What have you read lately I just devoured two incredible books …
First, between two kingdoms of Suleika Jaouad. The gripping memory begins when she is a college student with persistent itching on her legs. (“It’s eczema,” says a nurse on campus. “It’s stress,” suggests a doctor.) After graduation, Suleika is deeply exhausted – she regularly naps for six hours – but she wipes it off as a side effect of a busy one Life. After moving to Paris and falling in love, the 22-year-old is eventually diagnosed with leukemia with a 35% long-term chance of survival. The first half of the book tells of four harrowing years in and out of the hospital, when Suleika was fighting for her life. The second half of the book begins when she leaves the cancer ward. How does she live after surviving? She’s taking a country road trip to find the answer. In all fairness, when this book first hit my desk, I was reluctant to break it open. During a dark pandemic winter, I thought, shouldn’t I choose an easier read? But the answer is no. Treat yourself to these stunning, page-turning, life-affirming memories. You’ll be so glad you did.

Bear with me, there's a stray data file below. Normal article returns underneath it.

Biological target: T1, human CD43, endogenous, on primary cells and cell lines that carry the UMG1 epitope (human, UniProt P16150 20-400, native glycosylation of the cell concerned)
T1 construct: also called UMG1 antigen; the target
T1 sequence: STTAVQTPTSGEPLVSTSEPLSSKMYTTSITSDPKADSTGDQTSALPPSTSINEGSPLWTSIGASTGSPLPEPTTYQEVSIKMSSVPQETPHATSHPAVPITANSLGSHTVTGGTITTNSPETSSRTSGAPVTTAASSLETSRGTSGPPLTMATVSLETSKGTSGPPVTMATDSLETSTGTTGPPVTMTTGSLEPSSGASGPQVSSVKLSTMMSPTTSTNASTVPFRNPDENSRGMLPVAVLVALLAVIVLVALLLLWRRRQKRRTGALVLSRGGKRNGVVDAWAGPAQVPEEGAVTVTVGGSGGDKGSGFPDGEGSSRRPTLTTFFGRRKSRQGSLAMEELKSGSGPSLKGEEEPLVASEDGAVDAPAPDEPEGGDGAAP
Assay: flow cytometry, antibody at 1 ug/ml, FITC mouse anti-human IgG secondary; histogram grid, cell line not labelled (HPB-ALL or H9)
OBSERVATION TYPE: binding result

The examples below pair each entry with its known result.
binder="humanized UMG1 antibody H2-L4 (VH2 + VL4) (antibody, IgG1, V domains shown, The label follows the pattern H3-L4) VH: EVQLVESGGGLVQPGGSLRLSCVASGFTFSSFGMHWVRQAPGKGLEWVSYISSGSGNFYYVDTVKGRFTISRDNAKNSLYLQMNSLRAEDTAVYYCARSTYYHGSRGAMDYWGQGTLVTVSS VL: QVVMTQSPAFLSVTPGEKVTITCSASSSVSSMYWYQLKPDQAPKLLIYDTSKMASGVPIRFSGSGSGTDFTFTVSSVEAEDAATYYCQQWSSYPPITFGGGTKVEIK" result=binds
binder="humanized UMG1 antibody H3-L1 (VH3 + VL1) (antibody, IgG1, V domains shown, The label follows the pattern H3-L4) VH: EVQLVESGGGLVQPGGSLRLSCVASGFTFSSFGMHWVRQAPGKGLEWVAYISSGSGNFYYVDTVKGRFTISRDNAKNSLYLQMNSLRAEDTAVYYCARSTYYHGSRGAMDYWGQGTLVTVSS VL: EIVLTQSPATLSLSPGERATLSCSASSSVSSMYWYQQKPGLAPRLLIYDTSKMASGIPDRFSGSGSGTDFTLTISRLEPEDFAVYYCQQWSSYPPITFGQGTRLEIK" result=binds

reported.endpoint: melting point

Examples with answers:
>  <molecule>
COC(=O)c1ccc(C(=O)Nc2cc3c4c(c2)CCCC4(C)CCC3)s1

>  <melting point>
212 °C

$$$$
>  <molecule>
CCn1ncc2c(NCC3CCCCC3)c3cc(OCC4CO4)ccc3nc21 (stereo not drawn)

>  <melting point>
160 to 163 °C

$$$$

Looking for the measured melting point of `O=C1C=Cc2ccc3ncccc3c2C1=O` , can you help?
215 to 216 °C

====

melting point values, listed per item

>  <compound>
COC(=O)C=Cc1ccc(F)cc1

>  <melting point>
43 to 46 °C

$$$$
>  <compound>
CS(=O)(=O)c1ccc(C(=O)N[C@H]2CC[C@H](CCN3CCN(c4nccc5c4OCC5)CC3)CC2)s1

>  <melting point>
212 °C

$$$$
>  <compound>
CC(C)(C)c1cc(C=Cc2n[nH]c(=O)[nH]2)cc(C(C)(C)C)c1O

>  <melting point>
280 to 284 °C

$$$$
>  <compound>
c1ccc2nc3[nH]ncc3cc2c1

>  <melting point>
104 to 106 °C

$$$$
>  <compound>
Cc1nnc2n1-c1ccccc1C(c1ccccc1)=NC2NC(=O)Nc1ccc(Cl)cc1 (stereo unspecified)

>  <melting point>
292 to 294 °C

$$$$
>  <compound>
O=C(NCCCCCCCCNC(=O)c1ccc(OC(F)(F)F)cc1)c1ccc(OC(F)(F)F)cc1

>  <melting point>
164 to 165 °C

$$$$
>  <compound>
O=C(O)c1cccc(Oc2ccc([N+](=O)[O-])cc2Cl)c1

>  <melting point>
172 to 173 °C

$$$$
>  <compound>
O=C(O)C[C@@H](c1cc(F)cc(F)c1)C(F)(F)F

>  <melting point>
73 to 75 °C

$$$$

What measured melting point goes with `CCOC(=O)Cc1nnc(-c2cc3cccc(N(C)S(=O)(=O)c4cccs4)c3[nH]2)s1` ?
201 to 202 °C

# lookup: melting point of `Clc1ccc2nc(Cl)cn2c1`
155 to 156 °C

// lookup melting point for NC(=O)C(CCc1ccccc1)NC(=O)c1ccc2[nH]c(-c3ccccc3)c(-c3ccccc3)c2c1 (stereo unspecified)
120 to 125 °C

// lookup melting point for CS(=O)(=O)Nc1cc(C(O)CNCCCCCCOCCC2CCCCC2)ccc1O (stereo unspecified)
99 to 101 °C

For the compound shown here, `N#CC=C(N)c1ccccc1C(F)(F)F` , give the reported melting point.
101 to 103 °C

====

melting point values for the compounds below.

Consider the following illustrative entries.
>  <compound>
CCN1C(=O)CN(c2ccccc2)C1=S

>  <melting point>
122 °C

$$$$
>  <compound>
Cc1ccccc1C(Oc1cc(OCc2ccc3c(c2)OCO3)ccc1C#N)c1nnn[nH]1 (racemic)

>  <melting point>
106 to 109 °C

TW // sexual abuse
Next, I ripped through Vanessa Springora’s intriguing memoir consent. The book caused a sensation in France when it was published last year – it sold more than 200,000 copies. Translated into English this February, Springora’s book boldly tells her true story: When she was 13, she accompanied her mother to a dinner party. A 50-year-old man – a famous writer – smiled at her. For the next few weeks he sent letters every day and followed her into the street until he finally led her to his apartment. And so began their relationship where she skipped school to meet him in bed and wiped makeup off her face to look younger. Although the writer’s relationships with underage girls and boys were well known – he even wrote a book called Under Sixteen – he was protected by the Parisian literary scene and ubiquitous cultural attitudes. In France in the early 1980s, after the sexual revolution, Vanessa said: “It was forbidden to ban.” (Your mother would even take him out to dinner.) I can’t stop thinking about this book, and I am impressed with Vanessa Springora’s ability to reclaim her story – and the effects of abuse – in such clear, controlled, and colorful words. A triumph.
What books have you read recently? I really enjoyed White Tiger too, especially after watching the Netflix movie.
PS Three more great books and Caroline’s five favorites.
(Photo by Marija Kovac / Stocksy.)